Illinois Supreme Court Denies New Trial in Lawsuit Over Trucking Accident That Killed Three – Powell v. Dean Foods

By January 26, 2012 Trucking Accidents

An important part of my job as a southern Illinois semi truck accident lawyer is to protect my clients from overreaching and malfeasance by trucking companies with a great deal more money and resources than the clients have. In egregious cases, this can lead to company representatives pressuring accident victims or their families to sign a waiver they don’t understand or take money that forecloses their right to sue right after a crash. But later, if the case goes to trial or pretrial proceedings, the power imbalance s often visible in full force, as lawyers for trucking companies and their insurers use the court system to their full advantage. Powell et al. v. Dean Foods Co. et al put an interesting twist on the practice when the same trucking company moved for a substitution of a judge twice under different names. The Illinois Supreme Court ultimately decided no new trial was necessary, preserving a verdict for the plaintiffs.
Adam McDonald, Diana Kakidas and Christina Chakonis were killed in 2002 when their car was hit by a tractor-trailer driven by Jamie Reeves. Reeves was employed as a trucker by Alco of Wisconsin, Inc. The three families filed lawsuits, which were eventually consolidated, against companies including Alco of Wisconsin and Alco, Inc. They alleged that Reeves was speeding, had gone over his hours of service and didn’t brake until four seconds after the crash; the corporate defendants were held vicariously liable for Reeves’s actions as an employee. On the day trial was to start, four defendants including Alco of Wisconsin and Alco, Inc. moved for and received a change of judge. Defendants objected, pointing out that Alco, Inc. was nothing more than the former name of Alco of Wisconsin and thus they were the same entity and not entitled to two changes. Alder Group, Inc. then requested a new judge, but the judge ultimately denied it because she had already ruled on a substantive issue. The case went to trial and more than $20 million was ultimately awarded to the three families.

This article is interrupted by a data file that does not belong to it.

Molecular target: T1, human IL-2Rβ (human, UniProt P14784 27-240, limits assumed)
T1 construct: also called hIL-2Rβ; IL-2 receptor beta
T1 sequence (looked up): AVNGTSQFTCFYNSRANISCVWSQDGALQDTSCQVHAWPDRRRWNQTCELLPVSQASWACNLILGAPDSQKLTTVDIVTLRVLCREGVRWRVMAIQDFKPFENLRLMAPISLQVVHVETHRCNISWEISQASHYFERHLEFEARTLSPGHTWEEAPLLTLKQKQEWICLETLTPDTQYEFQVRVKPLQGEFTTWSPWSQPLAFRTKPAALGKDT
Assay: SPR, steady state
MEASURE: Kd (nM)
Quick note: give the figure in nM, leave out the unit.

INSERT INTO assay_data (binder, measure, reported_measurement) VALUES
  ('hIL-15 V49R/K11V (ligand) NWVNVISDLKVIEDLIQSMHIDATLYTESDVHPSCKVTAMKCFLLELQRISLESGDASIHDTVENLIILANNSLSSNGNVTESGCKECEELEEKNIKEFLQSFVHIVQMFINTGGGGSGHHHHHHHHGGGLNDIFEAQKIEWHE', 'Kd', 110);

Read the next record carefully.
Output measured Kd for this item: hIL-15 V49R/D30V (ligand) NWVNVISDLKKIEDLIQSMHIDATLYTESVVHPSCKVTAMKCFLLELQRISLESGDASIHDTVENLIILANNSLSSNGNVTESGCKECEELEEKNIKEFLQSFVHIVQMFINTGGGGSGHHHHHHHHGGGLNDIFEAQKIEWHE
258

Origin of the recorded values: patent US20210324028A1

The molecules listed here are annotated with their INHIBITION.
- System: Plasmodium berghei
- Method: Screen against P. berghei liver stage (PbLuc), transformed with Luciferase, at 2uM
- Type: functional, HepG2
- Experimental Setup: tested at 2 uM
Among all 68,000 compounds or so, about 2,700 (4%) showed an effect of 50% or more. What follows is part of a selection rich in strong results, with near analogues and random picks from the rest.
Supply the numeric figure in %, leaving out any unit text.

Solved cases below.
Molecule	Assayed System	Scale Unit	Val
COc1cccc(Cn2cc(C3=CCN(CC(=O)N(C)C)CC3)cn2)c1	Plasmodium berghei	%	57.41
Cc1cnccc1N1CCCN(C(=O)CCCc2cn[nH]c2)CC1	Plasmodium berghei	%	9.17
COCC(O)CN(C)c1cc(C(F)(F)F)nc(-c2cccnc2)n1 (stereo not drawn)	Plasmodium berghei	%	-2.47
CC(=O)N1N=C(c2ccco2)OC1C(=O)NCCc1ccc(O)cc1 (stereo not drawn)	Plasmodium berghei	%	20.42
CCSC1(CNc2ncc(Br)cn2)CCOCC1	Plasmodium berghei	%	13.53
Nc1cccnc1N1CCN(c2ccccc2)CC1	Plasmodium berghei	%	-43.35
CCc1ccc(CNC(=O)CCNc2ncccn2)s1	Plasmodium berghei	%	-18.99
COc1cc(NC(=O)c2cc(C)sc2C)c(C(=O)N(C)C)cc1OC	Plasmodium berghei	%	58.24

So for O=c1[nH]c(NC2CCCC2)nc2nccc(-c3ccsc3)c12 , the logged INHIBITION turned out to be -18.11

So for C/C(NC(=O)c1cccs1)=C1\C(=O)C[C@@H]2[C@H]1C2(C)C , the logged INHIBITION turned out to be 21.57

Alder Group appealed, arguing that it should have been permitted to request a new judge, and thus all further orders in the case were void. The Illinois appeals court agreed, finding that the trial judge’s ruling on the motion to reconsider the previous substitution of judge was not a substantial issue under Illinois law. It also held that all parties had standing to challenge the ruling because all orders after that ruling were void, and remanded the case for new trial under another judge. Plaintiffs appealed to the Illinois Supreme Court.
That court reversed again, but on the grounds that no plaintiff but Alder Group had standing to appeal. The judgment against Alder Group had been vacated, and plaintiffs moved successfully to dismiss the company as a defendant, with prejudice. Once that company was dismissed, the Illinois high court said, no defendant left had standing to appeal. In so ruling, it sided with an earlier appeals court ruling finding that each litigant is a separate party; each has standing to challenge decisions on only its own motions. It found arguments that the other defendants were prejudiced by the outcome unpersuasive, noting that this would mean any defendant in any case has standing to seek a reversal of any error against any party. Because Alder Group is now dismissed, the court said, there’s no need for a new trial. Thus, it let the ruling stand.
As a Missouri tractor-trailer accident attorney, I’d like to note that part of the confusion in this case stems from Alco’s attempt to get two substitutions of judge. This was rightly not permitted, but the attempt shows how the deck can be stacked against plaintiffs in cases pitting them against much richer and more powerful corporations. After all, the average person cannot legally appear twice in court under the same name, thus getting twice as many chances to influence the case. Nor would the average person be able to pay for two attorneys. In general, when our St. Louis big rig accident lawyers handle these cases, we prefer to step in as early as possible to prevent any attempts at exploitation by the trucking company or its attorneys. Injured people aren’t necessarily experienced in the law, and just after a catastrophic accident, they may be in no position to realize their rights are threatened.


If your family has suffered a loss or a devastating injury caused by someone else’s negligence behind the wheel of a large truck, don’t wait to call Carey, Danis & Lowe for help. You can reach us toll-free at 1-877-678-3400 or send us a message online.
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